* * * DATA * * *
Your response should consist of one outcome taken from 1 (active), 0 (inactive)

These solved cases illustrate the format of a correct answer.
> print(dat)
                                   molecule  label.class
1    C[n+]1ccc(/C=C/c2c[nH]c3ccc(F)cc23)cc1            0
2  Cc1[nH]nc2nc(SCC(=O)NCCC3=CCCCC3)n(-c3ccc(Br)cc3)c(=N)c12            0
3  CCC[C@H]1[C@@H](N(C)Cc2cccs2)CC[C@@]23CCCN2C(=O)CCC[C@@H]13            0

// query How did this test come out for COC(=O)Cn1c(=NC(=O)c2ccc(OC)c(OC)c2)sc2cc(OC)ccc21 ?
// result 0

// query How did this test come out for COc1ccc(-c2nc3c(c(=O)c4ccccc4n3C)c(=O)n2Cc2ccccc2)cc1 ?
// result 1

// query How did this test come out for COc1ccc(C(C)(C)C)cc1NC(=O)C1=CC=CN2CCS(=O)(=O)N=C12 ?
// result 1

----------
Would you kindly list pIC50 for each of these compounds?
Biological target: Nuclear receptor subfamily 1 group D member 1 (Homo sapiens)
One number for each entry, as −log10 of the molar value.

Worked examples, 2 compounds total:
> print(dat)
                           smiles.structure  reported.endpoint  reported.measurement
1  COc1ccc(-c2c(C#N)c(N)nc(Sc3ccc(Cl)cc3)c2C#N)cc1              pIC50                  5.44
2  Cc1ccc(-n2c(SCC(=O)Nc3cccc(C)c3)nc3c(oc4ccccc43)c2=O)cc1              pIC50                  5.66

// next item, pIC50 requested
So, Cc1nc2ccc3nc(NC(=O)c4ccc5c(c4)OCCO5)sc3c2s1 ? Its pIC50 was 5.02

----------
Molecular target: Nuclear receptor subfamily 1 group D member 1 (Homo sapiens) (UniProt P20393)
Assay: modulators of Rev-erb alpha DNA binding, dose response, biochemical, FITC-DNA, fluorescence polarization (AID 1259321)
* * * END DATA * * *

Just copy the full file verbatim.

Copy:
Your response should consist of one outcome taken from 1 (active), 0 (inactive)

These solved cases illustrate the format of a correct answer.
> print(dat)
                                   molecule  label.class
1    C[n+]1ccc(/C=C/c2c[nH]c3ccc(F)cc23)cc1            0
2  Cc1[nH]nc2nc(SCC(=O)NCCC3=CCCCC3)n(-c3ccc(Br)cc3)c(=N)c12            0
3  CCC[C@H]1[C@@H](N(C)Cc2cccs2)CC[C@@]23CCCN2C(=O)CCC[C@@H]13            0

// query How did this test come out for COC(=O)Cn1c(=NC(=O)c2ccc(OC)c(OC)c2)sc2cc(OC)ccc21 ?
// result 0

// query How did this test come out for COc1ccc(-c2nc3c(c(=O)c4ccccc4n3C)c(=O)n2Cc2ccccc2)cc1 ?
// result 1

// query How did this test come out for COc1ccc(C(C)(C)C)cc1NC(=O)C1=CC=CN2CCS(=O)(=O)N=C12 ?
// result 1

----------
Would you kindly list pIC50 for each of these compounds?
Biological target: Nuclear receptor subfamily 1 group D member 1 (Homo sapiens)
One number for each entry, as −log10 of the molar value.

Worked examples, 2 compounds total:
> print(dat)
                           smiles.structure  reported.endpoint  reported.measurement
1  COc1ccc(-c2c(C#N)c(N)nc(Sc3ccc(Cl)cc3)c2C#N)cc1              pIC50                  5.44
2  Cc1ccc(-n2c(SCC(=O)Nc3cccc(C)c3)nc3c(oc4ccccc43)c2=O)cc1              pIC50                  5.66

// next item, pIC50 requested
So, Cc1nc2ccc3nc(NC(=O)c4ccc5c(c4)OCCO5)sc3c2s1 ? Its pIC50 was 5.02

----------
Molecular target: Nuclear receptor subfamily 1 group D member 1 (Homo sapiens) (UniProt P20393)
Assay: modulators of Rev-erb alpha DNA binding, dose response, biochemical, FITC-DNA, fluorescence polarization (AID 1259321)